Nobody likes passwords.
Creating them. Remembering them. Typing them in.
Your whole mood can change when an application you’re using suddenly logs you out, and you have to go through login all over again.
It’s frustrating for everyone.
So, here’s some very welcome news, courtesy of Microsoft, Apple, and Google. The tech giants have joined forces to kill off the password for good.
Over the coming year, they plan to roll out no-password logins across all their platforms, using a standard set by the FIDO (Fast Identification Online) Alliance. This sets the worldwide standards for passwordless authentication.
That’s a bit of a mouthful… so some people call this a passkey. A lot easier to remember.
A passkey works similarly to multi-factor authentication (using a separate device to prove it’s you) but with less effort required.
It’s straightforward. To log in to something, you’ll use your phone to prove it’s you.
Your computer will use Bluetooth to verify you’re sitting nearby. Because Bluetooth only works a short distance, this should stop many phishing scams.
Then it’ll send a verification message to your phone.
You’ll unlock your phone in the usual way, with your face, fingerprint, or PIN.
And that’s it. You’re logged in.
Passkeys rely on something called public-key cryptography. A key pair is made between the website and your phone when you register with an application or website.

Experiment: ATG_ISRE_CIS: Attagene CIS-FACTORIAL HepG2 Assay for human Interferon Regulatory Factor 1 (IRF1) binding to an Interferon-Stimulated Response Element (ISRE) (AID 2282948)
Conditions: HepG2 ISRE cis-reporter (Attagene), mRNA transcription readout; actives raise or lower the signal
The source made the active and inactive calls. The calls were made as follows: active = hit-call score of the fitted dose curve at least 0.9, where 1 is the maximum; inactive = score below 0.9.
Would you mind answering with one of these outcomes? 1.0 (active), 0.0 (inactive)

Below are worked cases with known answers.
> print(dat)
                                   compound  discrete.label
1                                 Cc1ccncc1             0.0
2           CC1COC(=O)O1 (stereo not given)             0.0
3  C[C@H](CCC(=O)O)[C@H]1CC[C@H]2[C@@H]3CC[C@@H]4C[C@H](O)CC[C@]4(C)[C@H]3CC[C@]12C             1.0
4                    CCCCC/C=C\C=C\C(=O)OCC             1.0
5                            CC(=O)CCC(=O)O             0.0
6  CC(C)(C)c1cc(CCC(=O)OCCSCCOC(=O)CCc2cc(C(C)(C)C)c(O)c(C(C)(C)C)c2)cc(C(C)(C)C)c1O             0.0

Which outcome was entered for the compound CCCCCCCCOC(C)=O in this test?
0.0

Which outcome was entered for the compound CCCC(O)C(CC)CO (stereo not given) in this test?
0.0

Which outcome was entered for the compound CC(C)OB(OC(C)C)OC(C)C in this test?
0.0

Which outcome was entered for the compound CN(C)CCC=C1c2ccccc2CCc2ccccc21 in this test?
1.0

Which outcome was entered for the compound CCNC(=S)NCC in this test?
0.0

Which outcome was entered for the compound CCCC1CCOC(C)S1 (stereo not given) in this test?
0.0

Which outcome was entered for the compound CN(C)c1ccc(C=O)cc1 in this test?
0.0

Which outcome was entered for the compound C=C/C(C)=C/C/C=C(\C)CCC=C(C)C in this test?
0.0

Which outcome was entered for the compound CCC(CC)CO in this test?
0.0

These are long numbers that are connected in some way. But you’ll never see them, and you certainly don’t have to remember them. Your phone verifies the pair when you unlock it in the usual way.
And you don’t have to worry about losing your phone. It’s not enough to have your device… someone must be able to unlock it as well.
Your passkeys will be backed up in the cloud, so you can transfer over your information if you get a new device. In the same way, it’s now easy to set up a new phone to be just like your old device.
These passkeys are not only more straightforward for you but should keep your data safer.
There is no password for cybercriminals to steal. And your phone needs to be close to your computer to log in. It’s not foolproof, but it’s better than the current situation with passwords and multi-factor authentication.